It looks like we’ve got another schizoid embolism!

Total Recall (1990)
(SPOILERS) Paul Verhoeven offered his post-mortem on the failures of the remakes of Total Recall (2012) and Robocop (2013) when he suggested “They take these absurd stories and make them too serious”. There may be something in this, but I suspect the kernel of their issues is simply filmmakers without either the smarts or vision, or both, to make something distinctive from the material. No one would have suggested the problem with David Cronenberg’s prospective Total Recall was over-seriousness, yet his version would have been far from a quip-heavy Raiders of the Lost Ark Go to Mars (as he attributes screenwriter Ron Shusset’s take on the material). Indeed, I’d go as far as saying not only the star, but also the director of Total Recall (1990) were miscast, making it something of a miracle it works to the extent it does.

He tasks me. He tasks me, and I shall have him.

Star Trek II: The Wrath of Khan
(1982)
(SPOILERS) I don’t love Star Trek, but I do love Star Trek II: The Wrath of Khan. That probably isn’t just me, but a common refrain of many a non-devotee of the series. Although, it used to apply to The Voyage Home (the funny one, with the whales, the Star Trek even the target audience for Three Men and a Baby could enjoy). Unfortunately, its high regard has also become the desperate, self-destructive, song-and-verse, be-all-and-end-all of the overlords of the franchise itself, in whichever iteration, it seems. This is understandable to an extent, as Khan is that rare movie sequel made to transcendent effect on almost every level, and one that stands the test of time every bit as well (better, even) as when it was first unveiled.

I am you, and you are me, and we are here. I am the dreamer. You are the dream.

Communion (1989)
(SPOILERS) Whitley Strieber’s Communion: A True Story was published in 1987, at which point the author (who would also pen Communion’s screenplay) had seen two of his novels adapted for the cinema (Wolfen and The Hunger), so he could hardly claim ignorance of the way Hollywood – or filmmaking generally – worked. So why then, did he entrust the translation of a highly personal work, an admission of/ confrontation with hidden demons/ experiences, to the auteur who unleashed Howling II and The Marsupials: Howling III upon an undeserving world? The answer seems to be that Strieber already knew director Philippe Mora, and the latter was genuinely interested in the authors’ uncanny encounters. Which is well and good and honourable, but the film entirely fails to deliver the stuff of cinematic legend. Except maybe in a negative sense.

Strieber professes dismay at the results, citing improvised scenes and additional themes, and Walken’s rendition of Whitley Strieber, protagonist…

I’m not the Jedi I should be.

Star Wars Episode III: Revenge of the Sith (2005)
(SPOILERS) Star Wars Episode III: Revenge of the Sith is the only series entry (thus far) I haven’t seen at the cinema. After the first two prequels I felt no great urgency, and it isn’t an omission I’d be hugely disposed to redress for (say) a 12-hour movie marathon, were such a thing held in my vicinity. In the bare bones of Revenge of the Sith, however,George Lucas has probably the strongest, most confident of all Star Wars plots to date.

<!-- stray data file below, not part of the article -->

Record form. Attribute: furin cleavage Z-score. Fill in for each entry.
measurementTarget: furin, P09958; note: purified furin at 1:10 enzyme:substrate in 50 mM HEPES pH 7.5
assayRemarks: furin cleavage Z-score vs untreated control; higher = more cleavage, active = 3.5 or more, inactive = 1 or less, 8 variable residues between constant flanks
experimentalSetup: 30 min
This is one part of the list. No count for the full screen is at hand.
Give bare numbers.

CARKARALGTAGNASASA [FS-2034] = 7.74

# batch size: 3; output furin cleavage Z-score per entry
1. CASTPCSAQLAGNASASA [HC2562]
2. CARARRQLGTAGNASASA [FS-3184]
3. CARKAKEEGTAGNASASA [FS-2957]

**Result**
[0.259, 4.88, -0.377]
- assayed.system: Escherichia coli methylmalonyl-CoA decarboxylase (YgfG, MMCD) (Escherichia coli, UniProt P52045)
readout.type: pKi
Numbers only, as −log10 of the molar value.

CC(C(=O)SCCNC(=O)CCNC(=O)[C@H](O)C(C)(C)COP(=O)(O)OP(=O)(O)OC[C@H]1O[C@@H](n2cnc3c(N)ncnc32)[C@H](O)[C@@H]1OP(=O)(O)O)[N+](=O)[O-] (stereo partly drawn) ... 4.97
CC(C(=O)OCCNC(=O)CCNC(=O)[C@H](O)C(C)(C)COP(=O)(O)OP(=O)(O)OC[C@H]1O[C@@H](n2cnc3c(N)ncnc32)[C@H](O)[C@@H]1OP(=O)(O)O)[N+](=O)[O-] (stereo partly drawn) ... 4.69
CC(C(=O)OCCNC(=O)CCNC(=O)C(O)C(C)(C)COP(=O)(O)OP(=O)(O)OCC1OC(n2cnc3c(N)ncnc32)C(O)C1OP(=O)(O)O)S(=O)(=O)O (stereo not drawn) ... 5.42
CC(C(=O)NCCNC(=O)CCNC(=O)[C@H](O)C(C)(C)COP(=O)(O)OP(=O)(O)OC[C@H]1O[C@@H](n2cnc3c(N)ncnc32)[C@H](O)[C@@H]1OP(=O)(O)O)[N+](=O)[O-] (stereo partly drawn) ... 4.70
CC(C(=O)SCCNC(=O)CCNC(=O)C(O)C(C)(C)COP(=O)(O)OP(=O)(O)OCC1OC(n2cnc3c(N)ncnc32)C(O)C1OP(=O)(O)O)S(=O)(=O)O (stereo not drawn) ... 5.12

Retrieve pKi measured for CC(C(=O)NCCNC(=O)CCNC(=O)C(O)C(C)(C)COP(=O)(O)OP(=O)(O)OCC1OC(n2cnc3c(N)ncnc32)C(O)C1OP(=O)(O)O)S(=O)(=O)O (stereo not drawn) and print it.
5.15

This is, after all, the reason we have the prequels in the first place; the genesis of Darth Vader, and the confrontation between Anakin and Obi Wan. That it ends up as a no more than middling movie is mostly due to Lucas’ gluttonous appetite for CGI (continuing reference to its corruptive influence is, alas, unavoidable here). But Episode III is also Exhibit A in a fundamental failure of casting and character work; this was the last chance to give Anakin Skywalker substance, to reveal his potential …

I take Quaaludes 10-15 times a day for my "back pain", Adderall to stay focused, Xanax to take the edge off, part to mellow me out, cocaine to wake me back up again, and morphine... Well, because it's awesome.

The Wolf of Wall Street (2013)
Along with Pain & Gain and The Great Gatsby, The Wolf of Wall Street might be viewed as the completion of a loose 2013 trilogy on the subject of success and excess; the American Dream gone awry. It’s the superior picture to its fellows, by turns enthralling, absurd, outrageous and hilarious. This is the fieriest, most deliriously vibrant picture from the director since the millennium turned. Nevertheless, stood in the company of Goodfellas, the Martin Scorsese film from which The Wolf of Wall Street consciously takes many of its cues, it is found wanting.

I was vaguely familiar with the title, not because I knew much about Jordan Belfort but because the script had been in development for such a long time (Ridley Scott was attached at one time). So part of the pleasure of the film is discovering how widely the story diverges from the Wall Street template. “The Wolf of Wall Street” suggests one who towers over the city like a behemoth, rather than a guy …

So you made contact with the French operative?

Atomic Blonde (2017)
(SPOILERS) Well, I can certainly see why Focus Features opted to change the title from The Coldest City (the name of the graphic novel from which this is adapted). The Coldest City evokes a noirish, dour, subdued tone, a movie of slow-burn intrigue in the vein of John Le Carré. Atomic Blonde, to paraphrase its introductory text, is not that movie. As such, there’s something of a mismatch here, of the kind of Cold War tale it has its roots in and the furious, pop-soaked action spectacle director David Leitch is intent on turning it into. In the main, his choices succeed, but the result isn’t quite the clean getaway of his earlier (co-directed) John Wick.

Maybe the dingo ate your baby.

Seinfeld 2.9: The Stranded
The Premise
George and Elaine are stranded at a party in Long Island, with a disgruntled hostess.